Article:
Lively Locals 11: The Ironbone Tower

The Tower of Babel, by Ziv Qual
The biblical tower of Babel, as illustrated by Ziv Qual

Far outside the rest of human civilization, near elven territory, is the frontier town of Haetrope. In most respects Haetrope is unremarkable. It has a town council, and a town guard. The citizens of Haetrope enjoy their ales in the tavern, get their pack animals shod at the blacksmith’s shop, and purchase their tools from the general store. The only thing that Haetrope has which most towns do not is the tower. The really old, really tall tower.

The base of the tower is circular, and about 200ft in diameter. The bottommost levels are completely open, the walls having long since crumbled away, leaving only a ring of off-color stone to indicate that the space was once the base of a mighty structure. Iron structures remains in place, ascending high into the sky, and through the clouds. The tower can be seen from miles around, and many travelers in the area rely on it as a guiding marker.

A handful of the towers levels do remain intact, with the lowest being about 200ft above the ground. The few who have successfully ventured up to those areas say that the stones are incredibly unstable. A wrong step can send a piece of the floor crashing to the ground far below, along with the adventurer who foolishly put their weight on that floor. It has been said, though, that any who dare to climb the tower and survive to explore its many levels could return with fabulous and untold treasures. This brings a steady flow of adventurers to Haetrope who wish to attempt the climb. So much so that watching someone make the attempt—and placing bets on when they will fall—has become a local pastime. The few who do make it to the top often return empty handed, if they ever return at all.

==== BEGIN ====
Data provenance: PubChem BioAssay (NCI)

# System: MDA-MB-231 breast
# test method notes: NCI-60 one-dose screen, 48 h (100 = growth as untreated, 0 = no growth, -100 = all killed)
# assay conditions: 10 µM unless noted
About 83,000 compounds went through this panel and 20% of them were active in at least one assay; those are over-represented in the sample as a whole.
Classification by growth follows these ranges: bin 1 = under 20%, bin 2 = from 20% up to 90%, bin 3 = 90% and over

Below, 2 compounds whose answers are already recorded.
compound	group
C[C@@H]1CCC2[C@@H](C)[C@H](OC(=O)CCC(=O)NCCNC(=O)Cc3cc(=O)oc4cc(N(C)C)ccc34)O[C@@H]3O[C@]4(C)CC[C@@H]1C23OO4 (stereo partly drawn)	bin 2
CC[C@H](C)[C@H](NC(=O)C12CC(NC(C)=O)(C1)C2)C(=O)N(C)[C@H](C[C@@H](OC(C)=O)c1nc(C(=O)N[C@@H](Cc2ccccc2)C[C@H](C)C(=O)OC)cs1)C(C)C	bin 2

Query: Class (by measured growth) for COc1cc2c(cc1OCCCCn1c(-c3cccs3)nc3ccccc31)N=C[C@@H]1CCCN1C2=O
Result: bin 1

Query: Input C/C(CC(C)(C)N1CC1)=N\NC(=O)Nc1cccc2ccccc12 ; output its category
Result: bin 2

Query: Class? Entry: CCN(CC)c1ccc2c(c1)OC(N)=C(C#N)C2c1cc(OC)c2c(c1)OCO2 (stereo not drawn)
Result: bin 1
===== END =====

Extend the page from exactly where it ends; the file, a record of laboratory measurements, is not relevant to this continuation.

A far safer and more reliable expedition is to explore the numerous sublevels of the tower, which extend deep beneath the earth. Perhaps descending even further below the ground than the tower rises above it. These sublevels are not without danger of their own—fearsome monsters and deadly traps still claim the lives of most adventurers who dare venture into the depths. But at least it does not require a treacherous climb to the heights of a long since crumbled tower.

The razed bottom level of the tower allows easy access to the first sublevel via an open staircase, making the tower a popular destination for those whose lust for gold is sufficient to drive them into danger.

Nobody knows when the tower was built, or for what purpose. Not even the greatest historical sages can name a time when the town of Haetrope did not lay in the shadow of the tower. And while it is true that much of history has been lost, it is also certain that both the tower, and the town of Haetrope beneath it, have existed together for millenia.

Beyond when and why, it cannot even be determined how the tower was built, or why it still stands. Numerous kings over the ages have sent their royal architects to learn from the tower, so they too could have a castle which rose above the clouds. But even the most talented architects humankind has produced have been unable to replicate the materials or the construction techniques used by whatever ancient people built the tower. And more than one twisted wreck of a tower can be found throughout the human lands to prove it.

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3 thoughts on “Lively Locals 11: The Ironbone Tower”

  1. If I had a giant tower in my city, I’d wanna figure out why it was there. I’m really curious how a village built around it could ever not know the history of the tower. Unless it was ancient before the town was settled. That would drive me crazy if I lived there!

  2. i take it easy to go to the upper floor. Just use Phantom Steed Ritual to call forth some “floating” Nightmare to be your party’s mount. then ride it to the upper floor. Easy~ ^0^b

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